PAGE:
Posted on June 23, 2016: We have often heard about how guide dogs or assistance dogs help the blind or give company to the elderly in their day to day routine. However, these “guide dogs” take years to be perfectly trained through official programs and training.
A pet programme with a twist
A new show in the UK Rescue dog to Super dog follows a series of abandoned dogs as they learn new tricks and go an extra mile ahead as they become guide dogs for those in need. The three-part series aims demonstrates that it is not just special breeds that can get trained to become guide dogs. The show picks its subjects from animal rescue centers and trains them on the job.
It is fascinating to watch as trainer Jo-Rosie Haffenden, trains the abandoned and ‘non-homeable’ dogs into real life heroes for people in need of one.
In one of the episodes, three seemingly untrainable and unruly dogs and matched with three people with varying levels of ability. Poppy- one of the dogs, for instance, hadn't been house-trained. She wouldn’t sit when ordered to and couldn't be trusted to be left alone in the house. Same was Indie, who had previously been mistreated. She did not like being held, especially from around the mouth and neck area, which lead the staff to wonder if her mouth had been forcibly held or taped shut, and scars on her face proved to be that from a previous trauma. Daisy, another stray, was restless as she had been given up by her owners who couldn't cope with her.
Three people were selected to be the human companions for these rescued dogs. All the dogs were welcomed into their new parents’ home followed by their first week of basic training and later few intensive training weeks by Jo-Rosie Haffenden.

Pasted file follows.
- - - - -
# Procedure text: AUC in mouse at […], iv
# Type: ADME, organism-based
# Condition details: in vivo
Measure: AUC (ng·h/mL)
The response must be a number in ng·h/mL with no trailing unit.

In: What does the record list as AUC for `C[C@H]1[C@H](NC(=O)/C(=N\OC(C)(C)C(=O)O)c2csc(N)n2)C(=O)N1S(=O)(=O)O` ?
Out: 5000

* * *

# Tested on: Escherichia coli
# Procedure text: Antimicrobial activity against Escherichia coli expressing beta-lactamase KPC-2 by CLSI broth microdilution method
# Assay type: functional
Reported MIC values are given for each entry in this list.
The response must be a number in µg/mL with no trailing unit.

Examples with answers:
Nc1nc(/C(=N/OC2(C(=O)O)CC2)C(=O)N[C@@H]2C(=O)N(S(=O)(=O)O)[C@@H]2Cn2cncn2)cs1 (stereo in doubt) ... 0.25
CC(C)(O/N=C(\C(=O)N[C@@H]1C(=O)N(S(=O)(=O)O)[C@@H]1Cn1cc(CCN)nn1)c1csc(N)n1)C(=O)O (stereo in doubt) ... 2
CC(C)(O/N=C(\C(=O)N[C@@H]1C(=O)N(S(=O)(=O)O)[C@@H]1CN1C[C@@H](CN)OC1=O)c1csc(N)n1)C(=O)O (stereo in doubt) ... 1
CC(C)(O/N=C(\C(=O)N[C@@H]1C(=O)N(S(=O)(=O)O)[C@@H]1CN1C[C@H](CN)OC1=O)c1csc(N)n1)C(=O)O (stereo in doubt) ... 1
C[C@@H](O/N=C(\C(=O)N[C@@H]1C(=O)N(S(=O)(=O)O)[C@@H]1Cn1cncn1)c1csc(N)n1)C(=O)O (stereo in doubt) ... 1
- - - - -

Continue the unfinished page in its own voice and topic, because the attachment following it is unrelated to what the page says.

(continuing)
The new dog owners on the show also have special needs. Emily, 28, was a former nurse from London, and she suffers from a condition called cataplexy which causes sudden muscle weakness. This causes her to suddenly collapse up to 20 times a day.
Paula Moulton, 44, from Manchester, is a wheelchair-user and has always prided herself on her independence, even though her health steadily deteriorating since she caught the MRSA bug. Although she is active and has been in the UK wheelchair dance champion, she has lately realised that she needs more help. Lastly, there is Dom, who is 12 and suffers from muscular dystrophy and has been advised to use his wheelchair full time. This has made his parents worried about his independence.
As the new pet parents spend time with their new pets, their lives and problems have become simpler if not completely trouble free.
Poppy lies down with Emily each time she has an attack, thinking she is playing dead with her. When Emily springs back up after an attack she has Poppy’s company which has made her more confident of stepping out. Paula says that Indie has made a huge difference in her life. “One of the most rewarding things is seeing how much the rescue dogs have thrived too,” Jo-Rosie told the Daily Mail, “They weren't wanted or needed before. Now they are and you can see the pride in their faces.”
Follow Channel 4 on Youtube to keep up with super dogs.